A recent study finds that obesity and high blood pressure increase the risk of faster mental decline in people who are in their 50s.
The study, issued in Neurology, revealed that being obese along with other risk factors for heart disease and diabetes speed up memory loss and other cognitive skills.
The researchers from a French research institute, INSERM, and University College London studied over 6,000 people, aged between 35 and 55, over a 10-year period. Their memory loss and cognitive skills were tested three times over a decade.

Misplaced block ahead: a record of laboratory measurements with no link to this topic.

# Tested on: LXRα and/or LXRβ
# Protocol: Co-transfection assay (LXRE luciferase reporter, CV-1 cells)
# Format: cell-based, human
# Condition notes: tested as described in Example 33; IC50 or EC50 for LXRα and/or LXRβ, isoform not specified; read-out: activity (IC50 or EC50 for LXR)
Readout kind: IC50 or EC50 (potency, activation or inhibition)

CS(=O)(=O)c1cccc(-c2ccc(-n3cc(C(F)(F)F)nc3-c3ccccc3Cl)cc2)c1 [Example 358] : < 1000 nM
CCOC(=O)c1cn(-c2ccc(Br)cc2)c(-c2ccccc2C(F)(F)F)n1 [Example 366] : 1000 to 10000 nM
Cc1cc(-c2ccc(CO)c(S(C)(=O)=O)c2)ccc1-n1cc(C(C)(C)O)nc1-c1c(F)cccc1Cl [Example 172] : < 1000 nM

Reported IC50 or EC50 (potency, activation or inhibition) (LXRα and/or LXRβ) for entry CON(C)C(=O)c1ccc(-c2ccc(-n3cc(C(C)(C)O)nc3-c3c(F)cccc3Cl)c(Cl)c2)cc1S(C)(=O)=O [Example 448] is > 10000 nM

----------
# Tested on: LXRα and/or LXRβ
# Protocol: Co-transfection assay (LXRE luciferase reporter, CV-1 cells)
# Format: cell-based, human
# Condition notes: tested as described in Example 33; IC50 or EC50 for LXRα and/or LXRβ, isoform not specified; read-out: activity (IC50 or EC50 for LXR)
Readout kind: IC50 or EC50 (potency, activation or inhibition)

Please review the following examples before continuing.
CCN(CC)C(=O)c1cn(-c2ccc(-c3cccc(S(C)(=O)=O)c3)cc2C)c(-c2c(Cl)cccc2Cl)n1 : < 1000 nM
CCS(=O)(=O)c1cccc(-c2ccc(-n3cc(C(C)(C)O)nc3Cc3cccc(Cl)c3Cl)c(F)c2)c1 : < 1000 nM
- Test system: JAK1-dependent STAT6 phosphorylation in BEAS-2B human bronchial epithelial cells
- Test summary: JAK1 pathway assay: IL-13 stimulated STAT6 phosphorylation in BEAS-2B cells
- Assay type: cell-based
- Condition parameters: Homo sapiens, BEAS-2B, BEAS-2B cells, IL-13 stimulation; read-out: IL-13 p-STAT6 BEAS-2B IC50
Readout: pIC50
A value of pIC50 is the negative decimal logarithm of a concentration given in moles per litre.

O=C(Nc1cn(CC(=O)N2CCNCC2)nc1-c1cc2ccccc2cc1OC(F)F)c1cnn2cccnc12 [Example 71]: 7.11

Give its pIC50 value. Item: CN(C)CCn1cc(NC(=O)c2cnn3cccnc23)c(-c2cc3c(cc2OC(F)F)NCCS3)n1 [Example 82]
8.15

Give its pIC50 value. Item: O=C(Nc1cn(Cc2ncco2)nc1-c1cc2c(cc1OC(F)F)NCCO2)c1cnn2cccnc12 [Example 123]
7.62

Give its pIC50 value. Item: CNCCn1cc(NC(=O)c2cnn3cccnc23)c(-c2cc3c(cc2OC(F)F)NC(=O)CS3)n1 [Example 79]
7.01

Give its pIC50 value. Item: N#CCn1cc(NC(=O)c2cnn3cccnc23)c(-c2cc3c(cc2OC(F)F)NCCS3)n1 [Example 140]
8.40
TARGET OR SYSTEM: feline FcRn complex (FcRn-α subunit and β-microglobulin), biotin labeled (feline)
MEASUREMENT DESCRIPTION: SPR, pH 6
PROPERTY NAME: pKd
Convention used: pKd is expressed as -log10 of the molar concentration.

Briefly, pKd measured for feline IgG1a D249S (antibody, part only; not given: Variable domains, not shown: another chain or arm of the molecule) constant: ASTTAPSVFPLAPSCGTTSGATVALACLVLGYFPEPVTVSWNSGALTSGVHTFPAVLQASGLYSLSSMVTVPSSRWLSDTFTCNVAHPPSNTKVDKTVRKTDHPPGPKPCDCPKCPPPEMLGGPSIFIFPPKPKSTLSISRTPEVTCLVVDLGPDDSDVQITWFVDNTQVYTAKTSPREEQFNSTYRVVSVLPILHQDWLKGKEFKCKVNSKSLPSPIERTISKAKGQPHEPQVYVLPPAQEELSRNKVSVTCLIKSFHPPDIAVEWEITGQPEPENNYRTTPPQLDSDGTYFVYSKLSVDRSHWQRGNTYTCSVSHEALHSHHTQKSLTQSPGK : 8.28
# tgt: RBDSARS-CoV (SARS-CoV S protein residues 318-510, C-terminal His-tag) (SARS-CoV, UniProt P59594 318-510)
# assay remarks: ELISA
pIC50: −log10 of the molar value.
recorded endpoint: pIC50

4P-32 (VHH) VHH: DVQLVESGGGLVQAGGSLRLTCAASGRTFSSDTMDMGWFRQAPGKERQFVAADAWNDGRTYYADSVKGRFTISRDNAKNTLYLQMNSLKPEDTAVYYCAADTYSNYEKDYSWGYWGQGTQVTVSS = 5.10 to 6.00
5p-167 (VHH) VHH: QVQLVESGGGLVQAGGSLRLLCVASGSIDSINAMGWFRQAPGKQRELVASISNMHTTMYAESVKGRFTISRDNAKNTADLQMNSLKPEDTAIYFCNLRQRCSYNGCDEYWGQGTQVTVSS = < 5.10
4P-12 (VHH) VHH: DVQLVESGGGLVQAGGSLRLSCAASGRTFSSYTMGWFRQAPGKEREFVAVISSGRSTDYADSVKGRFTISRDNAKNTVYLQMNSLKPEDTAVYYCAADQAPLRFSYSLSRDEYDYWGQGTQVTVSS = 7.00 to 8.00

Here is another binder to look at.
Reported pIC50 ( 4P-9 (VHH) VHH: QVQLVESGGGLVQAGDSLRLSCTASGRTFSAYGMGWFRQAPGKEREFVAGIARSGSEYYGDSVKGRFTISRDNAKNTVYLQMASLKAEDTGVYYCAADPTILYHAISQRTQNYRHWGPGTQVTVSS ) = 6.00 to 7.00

About nine percent of the participants were obese and 38 percent were overweight. From 582 people with obesity, 350 or about 60 percent were metabolically abnormal, meaning they had two extra risk factors like high blood pressure, high cholesterol, or were diabetic.
The researchers found that metabolically abnormal obese participants experienced a mental decline, which was 22.5 percent faster than healthy individuals.
The study author, Archana Singh-Manoux, said, “More research is needed to look at the effects of genetic factors, and also to take into account how long people have been obese and how long they have had these metabolic risk factors.”
She added that researchers should also focus on cognitive test scores spanning adulthood to show a clear understanding of the relationship between obesity and cognitive function, like thinking, reasoning and memory.